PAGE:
Born in 1914 in Medford, Wisconsin, Fritz graduated with a Master’s degree in landscape architecture from the University of Wisconsin and then apprenticed with legendary architect Frank Lloyd Wright for three years. He came to Colorado with WW II 10th Mountain Division ski troops. Fritz returned to Aspen in 1945 and like many other ski troopers became the nucleus for the Colorado Ski industry. He designed the master plan for three of the nation’s premier ski areas—Vail in 1962, Snowmass 1967 and Breckenridge 1971—and additions to Aspen and Steamboat Springs.
Fritz was the father of the 10th Mountain Hut and Trail System, founded in 1980. The group built ten structures linked by 30 miles of trail in the mountains between Vail and Aspen, which has been enjoyed by thousands of backcountry skiers annually.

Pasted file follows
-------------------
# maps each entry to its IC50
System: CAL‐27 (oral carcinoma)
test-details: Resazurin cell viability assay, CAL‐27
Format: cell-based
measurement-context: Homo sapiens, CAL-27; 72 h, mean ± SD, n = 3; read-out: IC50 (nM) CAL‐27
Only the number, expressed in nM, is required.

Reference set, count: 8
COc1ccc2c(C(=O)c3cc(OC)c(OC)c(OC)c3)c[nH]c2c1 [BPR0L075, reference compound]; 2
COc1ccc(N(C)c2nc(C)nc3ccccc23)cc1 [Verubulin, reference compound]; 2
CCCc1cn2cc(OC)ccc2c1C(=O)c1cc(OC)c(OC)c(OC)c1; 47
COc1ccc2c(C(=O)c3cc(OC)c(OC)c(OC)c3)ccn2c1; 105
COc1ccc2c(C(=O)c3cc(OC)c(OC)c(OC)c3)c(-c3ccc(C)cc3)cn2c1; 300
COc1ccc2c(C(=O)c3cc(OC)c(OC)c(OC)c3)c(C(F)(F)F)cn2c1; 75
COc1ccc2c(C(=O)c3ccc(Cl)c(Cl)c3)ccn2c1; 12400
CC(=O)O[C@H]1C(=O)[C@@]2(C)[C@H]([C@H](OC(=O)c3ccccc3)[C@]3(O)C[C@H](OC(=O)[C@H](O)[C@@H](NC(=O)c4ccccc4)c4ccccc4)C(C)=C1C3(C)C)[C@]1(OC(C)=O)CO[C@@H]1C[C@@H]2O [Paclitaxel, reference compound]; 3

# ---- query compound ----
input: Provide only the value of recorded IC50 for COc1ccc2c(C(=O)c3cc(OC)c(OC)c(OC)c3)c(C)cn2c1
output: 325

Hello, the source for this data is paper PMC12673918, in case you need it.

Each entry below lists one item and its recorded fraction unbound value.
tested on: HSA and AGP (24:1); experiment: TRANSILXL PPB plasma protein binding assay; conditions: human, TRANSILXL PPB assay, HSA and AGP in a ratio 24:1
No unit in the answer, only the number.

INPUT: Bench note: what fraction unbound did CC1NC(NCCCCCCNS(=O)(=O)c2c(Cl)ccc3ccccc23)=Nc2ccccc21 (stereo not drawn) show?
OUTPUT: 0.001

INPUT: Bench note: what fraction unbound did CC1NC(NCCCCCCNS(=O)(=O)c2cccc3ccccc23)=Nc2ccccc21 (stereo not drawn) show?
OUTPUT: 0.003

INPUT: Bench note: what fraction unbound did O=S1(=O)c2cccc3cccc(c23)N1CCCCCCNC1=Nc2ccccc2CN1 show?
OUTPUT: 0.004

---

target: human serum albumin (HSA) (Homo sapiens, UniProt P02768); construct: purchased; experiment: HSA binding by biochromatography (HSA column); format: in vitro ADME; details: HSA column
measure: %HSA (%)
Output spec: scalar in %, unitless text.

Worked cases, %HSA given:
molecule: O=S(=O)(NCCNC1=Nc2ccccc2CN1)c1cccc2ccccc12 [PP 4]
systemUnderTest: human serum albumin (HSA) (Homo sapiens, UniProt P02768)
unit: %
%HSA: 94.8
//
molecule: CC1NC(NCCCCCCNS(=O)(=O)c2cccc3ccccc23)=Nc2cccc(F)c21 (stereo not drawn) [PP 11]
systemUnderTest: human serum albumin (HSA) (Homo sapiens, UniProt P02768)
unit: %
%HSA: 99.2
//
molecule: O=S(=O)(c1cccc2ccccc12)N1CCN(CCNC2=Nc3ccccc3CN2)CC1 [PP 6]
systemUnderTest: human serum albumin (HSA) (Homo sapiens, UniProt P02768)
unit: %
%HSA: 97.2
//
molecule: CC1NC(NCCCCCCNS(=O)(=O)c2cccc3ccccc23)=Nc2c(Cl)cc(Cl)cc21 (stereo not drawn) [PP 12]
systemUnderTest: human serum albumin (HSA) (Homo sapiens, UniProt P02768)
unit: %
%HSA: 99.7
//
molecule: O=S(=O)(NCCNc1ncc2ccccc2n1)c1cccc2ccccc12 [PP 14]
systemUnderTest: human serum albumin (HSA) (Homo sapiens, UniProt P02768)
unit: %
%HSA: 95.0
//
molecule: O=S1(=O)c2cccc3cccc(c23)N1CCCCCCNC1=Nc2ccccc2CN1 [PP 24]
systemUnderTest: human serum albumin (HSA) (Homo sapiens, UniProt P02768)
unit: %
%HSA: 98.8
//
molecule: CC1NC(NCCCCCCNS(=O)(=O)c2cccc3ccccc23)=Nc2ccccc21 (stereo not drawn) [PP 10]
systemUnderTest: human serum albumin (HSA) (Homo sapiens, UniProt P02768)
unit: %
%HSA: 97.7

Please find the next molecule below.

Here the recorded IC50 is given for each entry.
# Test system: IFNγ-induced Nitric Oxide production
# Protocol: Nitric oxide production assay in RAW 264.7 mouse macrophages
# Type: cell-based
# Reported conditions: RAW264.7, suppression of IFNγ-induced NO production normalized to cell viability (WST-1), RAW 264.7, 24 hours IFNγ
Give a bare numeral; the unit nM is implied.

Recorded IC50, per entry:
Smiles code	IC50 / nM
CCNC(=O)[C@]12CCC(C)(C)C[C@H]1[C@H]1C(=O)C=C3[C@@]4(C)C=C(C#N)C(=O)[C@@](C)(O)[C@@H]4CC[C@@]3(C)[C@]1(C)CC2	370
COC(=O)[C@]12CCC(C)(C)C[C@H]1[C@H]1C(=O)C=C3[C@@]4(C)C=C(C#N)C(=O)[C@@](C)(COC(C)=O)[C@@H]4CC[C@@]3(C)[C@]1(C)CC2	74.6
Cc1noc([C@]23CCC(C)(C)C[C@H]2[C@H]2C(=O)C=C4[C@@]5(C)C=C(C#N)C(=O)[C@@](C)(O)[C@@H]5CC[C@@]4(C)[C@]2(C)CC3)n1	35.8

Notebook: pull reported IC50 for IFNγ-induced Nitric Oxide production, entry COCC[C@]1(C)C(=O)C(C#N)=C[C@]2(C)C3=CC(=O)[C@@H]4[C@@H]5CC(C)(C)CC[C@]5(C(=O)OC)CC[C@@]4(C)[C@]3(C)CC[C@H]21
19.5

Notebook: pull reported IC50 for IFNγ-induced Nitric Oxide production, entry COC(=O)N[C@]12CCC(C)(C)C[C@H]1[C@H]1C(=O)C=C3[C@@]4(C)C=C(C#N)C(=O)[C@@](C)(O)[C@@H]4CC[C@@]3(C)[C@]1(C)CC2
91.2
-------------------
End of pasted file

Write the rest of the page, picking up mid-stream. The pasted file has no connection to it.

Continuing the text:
Fritz was chairman of Aspen’s first Planning and Zoning Commission and also served on the Pitkin County Planning Commission. He wrote and implemented Pitkin County’s first sign code, which banned billboards and neon signs in Aspen, and helped convince the city to create a pedestrian mall.
He was honored with the Greg Mace award in 1987 “for epitomizing the spirit of Aspen Community.”